Majority government, majority social policy
Canada.com – news/opinion
May 21, 2011. By Michael J. Prince, Times Colonist (Victoria)
“In communities across our country there are seniors struggling to pay their bills each month. Often they are women; often they are widowed. They worked hard their whole lives for their families and communities, but lack any pension income.”
-Here for Canada, Conservative Platform 2011
With a majority government in Ottawa, over the next four years the Harper Conservatives have an opportunity to establish majority social policy.
A majority social policy agenda would include programs and tax measures that address widely shared needs, not only niche initiatives for targeted groups but also mainstream services. Majority social policy recognizes common concerns of Canadians generally alongside those of particular marginalized groups, such as people with physical and mental disabilities and low-income seniors.
A new Parliament will soon begin and the 2011 budget, introduced before the federal election, is to be reintroduced, apparently in virtually the same form. An opportunity exists to rethink at least some of the promises in that proposed budget and to formulate initiatives more in keeping with popular and widespread needs of Canadians.
Consider the promise for increasing financial support for Canada’s seniors, especially those seniors living on their own.
The Conservatives said they would enhance the Guaranteed Income Supplement for seniors who rely almost exclusively on the Old Age Security and GIS.
The promise was that, effective this July 1, eligible seniors would receive additional annual benefits of up to a maximum of $600 for a single senior and a maximum $840 for couples.
This well-meaning and positive-sounding measure targets modest benefits to just some of the most vulnerable seniors across Canada.
It is an example of minority social policy thinking.
Of the 4.8 million seniors in Canada, 1.6 million receive the GIS because of their low-income circumstances.
The proposed increase in the GIS is to improve the financial security of 680,000 seniors or about 42 per cent of low-income seniors. Most of these seniors, however, will receive less than the $600 for a single senior or $840 for couples. In fact, among seniors who do receive the GIS, only 10 per cent or about 164,000 receive the maximum benefit.
Therefore, the Conservative pledge to improve the financial security of Canadian seniors will be of no help to 58 per cent of lowincome seniors; of fractional help to 32 per cent; and of full benefit to only 10 per cent of senior citizens struggling for a dignified retirement.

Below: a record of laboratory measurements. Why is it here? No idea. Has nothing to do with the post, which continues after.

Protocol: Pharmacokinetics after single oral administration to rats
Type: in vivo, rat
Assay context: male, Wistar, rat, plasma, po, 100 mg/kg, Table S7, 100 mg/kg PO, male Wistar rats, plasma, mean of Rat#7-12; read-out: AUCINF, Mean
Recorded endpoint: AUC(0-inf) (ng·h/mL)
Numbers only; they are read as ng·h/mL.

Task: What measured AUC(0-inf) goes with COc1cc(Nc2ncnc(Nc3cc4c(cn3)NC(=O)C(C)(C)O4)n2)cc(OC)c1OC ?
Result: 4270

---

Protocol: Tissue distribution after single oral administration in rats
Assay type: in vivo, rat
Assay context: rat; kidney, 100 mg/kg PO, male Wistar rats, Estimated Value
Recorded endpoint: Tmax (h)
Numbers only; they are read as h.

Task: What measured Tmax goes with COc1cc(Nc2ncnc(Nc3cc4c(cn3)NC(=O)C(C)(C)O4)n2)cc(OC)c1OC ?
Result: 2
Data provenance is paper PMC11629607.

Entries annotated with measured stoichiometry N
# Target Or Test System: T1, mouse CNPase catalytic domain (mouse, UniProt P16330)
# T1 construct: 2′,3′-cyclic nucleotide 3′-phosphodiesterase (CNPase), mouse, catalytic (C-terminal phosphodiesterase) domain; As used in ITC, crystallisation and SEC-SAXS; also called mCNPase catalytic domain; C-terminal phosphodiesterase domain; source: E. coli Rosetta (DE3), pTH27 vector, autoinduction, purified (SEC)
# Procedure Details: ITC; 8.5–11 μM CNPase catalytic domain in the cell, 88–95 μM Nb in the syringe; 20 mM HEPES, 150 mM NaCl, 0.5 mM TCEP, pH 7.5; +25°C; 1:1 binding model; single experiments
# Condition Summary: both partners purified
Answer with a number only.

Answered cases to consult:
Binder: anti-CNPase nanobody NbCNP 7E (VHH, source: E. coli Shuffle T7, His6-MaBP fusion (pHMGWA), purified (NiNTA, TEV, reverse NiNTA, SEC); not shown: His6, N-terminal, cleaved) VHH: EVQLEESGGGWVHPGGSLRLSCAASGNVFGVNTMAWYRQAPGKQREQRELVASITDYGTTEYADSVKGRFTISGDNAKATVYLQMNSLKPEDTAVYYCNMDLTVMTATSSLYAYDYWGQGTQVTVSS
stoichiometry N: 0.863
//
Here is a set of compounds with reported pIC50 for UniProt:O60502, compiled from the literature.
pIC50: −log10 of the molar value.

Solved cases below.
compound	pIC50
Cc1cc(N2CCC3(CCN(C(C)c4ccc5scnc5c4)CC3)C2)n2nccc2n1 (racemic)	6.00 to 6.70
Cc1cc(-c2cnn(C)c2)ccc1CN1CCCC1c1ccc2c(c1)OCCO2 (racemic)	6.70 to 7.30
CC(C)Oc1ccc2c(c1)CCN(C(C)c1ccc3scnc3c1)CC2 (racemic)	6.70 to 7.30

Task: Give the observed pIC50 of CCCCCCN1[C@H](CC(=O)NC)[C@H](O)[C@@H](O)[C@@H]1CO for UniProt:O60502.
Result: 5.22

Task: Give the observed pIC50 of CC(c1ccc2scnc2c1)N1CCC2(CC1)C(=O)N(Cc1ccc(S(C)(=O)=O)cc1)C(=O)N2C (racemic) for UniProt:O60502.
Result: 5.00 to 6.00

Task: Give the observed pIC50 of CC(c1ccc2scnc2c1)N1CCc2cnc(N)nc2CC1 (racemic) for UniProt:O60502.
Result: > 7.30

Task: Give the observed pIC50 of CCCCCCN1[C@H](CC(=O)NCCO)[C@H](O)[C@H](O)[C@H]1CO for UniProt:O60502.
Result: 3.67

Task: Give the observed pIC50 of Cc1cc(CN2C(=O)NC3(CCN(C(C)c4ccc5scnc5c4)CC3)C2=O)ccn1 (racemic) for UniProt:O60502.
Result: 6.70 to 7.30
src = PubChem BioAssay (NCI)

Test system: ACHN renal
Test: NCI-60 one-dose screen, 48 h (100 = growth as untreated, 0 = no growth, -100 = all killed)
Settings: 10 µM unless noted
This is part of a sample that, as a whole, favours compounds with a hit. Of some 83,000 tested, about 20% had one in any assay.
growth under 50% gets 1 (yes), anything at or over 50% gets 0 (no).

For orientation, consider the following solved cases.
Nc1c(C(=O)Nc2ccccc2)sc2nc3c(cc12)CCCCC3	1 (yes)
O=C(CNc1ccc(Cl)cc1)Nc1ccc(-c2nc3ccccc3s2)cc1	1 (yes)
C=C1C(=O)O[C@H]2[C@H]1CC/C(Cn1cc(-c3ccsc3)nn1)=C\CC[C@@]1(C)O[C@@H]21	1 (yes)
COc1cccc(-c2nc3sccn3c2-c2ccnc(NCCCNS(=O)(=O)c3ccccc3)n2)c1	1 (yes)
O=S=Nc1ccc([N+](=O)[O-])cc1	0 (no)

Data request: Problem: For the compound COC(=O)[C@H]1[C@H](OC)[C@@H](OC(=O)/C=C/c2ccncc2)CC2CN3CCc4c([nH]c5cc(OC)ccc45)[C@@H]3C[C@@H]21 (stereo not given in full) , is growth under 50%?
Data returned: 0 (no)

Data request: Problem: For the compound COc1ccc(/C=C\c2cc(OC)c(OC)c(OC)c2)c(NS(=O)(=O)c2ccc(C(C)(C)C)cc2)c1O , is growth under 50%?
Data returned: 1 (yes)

Tax relief usually is welcome when people actually have the financial resources in the first place (employment or investment income, private pensions, retirement savings and other assets) to keep more of their money in their pockets. For the many lowincome seniors, and nonseniors alike in Canada, additional tax relief is immaterial to improving their income security.
Measured as after-tax low income, the poverty rate in 2008 for senior men was 12 per cent and 17 per cent for senior women. With these relatively high and recently rising rates of poverty, the GIS continues to be a crucial source of income protection and support for a considerable segment of seniors in Canada.
The GIS increase announced in March means that most seniors who receive the maximum benefit are still living far below the poverty line.
Political slogans like “increasing the freedom of Canadians to spend their own money on their own priorities,” ring hollow to those with little money, and to those who do not really figure in the Economic Action Plan. Such targeted tax relief to most seniors is minority social policy reform.
With the 2011 budget, the Harper government has a second chance to lay out a much more adequate and multi-year plan for tackling poverty among older women and men in Canada.
The initial proposal, set out in March, was a tentative step in the right direction.
In the new political landscape of majority government, senior citizens living in poverty need majority action.
Michael J. Prince is the Lansdowne Professor of Social Policy at the University of Victoria.
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